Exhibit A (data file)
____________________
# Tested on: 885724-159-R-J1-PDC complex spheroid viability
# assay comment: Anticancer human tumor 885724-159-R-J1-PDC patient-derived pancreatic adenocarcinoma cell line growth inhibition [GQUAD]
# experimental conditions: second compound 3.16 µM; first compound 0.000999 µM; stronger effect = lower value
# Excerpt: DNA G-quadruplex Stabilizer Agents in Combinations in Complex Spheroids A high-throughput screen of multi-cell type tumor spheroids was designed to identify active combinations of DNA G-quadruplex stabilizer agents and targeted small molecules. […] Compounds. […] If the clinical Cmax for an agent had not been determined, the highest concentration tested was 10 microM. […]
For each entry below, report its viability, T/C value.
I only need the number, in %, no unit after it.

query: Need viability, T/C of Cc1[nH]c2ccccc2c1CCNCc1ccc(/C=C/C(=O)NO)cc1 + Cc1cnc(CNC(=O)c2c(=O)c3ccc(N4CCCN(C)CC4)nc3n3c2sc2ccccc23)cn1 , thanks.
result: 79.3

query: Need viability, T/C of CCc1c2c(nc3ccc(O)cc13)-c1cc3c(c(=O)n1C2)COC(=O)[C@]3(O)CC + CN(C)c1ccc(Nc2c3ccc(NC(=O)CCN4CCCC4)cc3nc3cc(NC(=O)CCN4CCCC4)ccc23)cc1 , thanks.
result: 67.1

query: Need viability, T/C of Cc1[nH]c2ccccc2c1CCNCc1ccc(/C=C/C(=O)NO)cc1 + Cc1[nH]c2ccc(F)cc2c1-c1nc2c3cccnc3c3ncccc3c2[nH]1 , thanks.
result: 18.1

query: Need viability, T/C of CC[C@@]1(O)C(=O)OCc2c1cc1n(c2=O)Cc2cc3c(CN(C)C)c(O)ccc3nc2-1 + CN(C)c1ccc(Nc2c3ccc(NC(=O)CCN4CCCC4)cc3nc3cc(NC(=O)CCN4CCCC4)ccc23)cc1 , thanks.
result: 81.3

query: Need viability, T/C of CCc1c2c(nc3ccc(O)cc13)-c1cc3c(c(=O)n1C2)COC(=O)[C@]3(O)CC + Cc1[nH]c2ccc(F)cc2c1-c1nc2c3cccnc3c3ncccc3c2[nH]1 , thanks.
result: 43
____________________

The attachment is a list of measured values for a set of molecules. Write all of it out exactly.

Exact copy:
# Tested on: 885724-159-R-J1-PDC complex spheroid viability
# assay comment: Anticancer human tumor 885724-159-R-J1-PDC patient-derived pancreatic adenocarcinoma cell line growth inhibition [GQUAD]
# experimental conditions: second compound 3.16 µM; first compound 0.000999 µM; stronger effect = lower value
# Excerpt: DNA G-quadruplex Stabilizer Agents in Combinations in Complex Spheroids A high-throughput screen of multi-cell type tumor spheroids was designed to identify active combinations of DNA G-quadruplex stabilizer agents and targeted small molecules. […] Compounds. […] If the clinical Cmax for an agent had not been determined, the highest concentration tested was 10 microM. […]
For each entry below, report its viability, T/C value.
I only need the number, in %, no unit after it.

query: Need viability, T/C of Cc1[nH]c2ccccc2c1CCNCc1ccc(/C=C/C(=O)NO)cc1 + Cc1cnc(CNC(=O)c2c(=O)c3ccc(N4CCCN(C)CC4)nc3n3c2sc2ccccc23)cn1 , thanks.
result: 79.3

query: Need viability, T/C of CCc1c2c(nc3ccc(O)cc13)-c1cc3c(c(=O)n1C2)COC(=O)[C@]3(O)CC + CN(C)c1ccc(Nc2c3ccc(NC(=O)CCN4CCCC4)cc3nc3cc(NC(=O)CCN4CCCC4)ccc23)cc1 , thanks.
result: 67.1

query: Need viability, T/C of Cc1[nH]c2ccccc2c1CCNCc1ccc(/C=C/C(=O)NO)cc1 + Cc1[nH]c2ccc(F)cc2c1-c1nc2c3cccnc3c3ncccc3c2[nH]1 , thanks.
result: 18.1

query: Need viability, T/C of CC[C@@]1(O)C(=O)OCc2c1cc1n(c2=O)Cc2cc3c(CN(C)C)c(O)ccc3nc2-1 + CN(C)c1ccc(Nc2c3ccc(NC(=O)CCN4CCCC4)cc3nc3cc(NC(=O)CCN4CCCC4)ccc23)cc1 , thanks.
result: 81.3

query: Need viability, T/C of CCc1c2c(nc3ccc(O)cc13)-c1cc3c(c(=O)n1C2)COC(=O)[C@]3(O)CC + Cc1[nH]c2ccc(F)cc2c1-c1nc2c3cccnc3c3ncccc3c2[nH]1 , thanks.
result: 43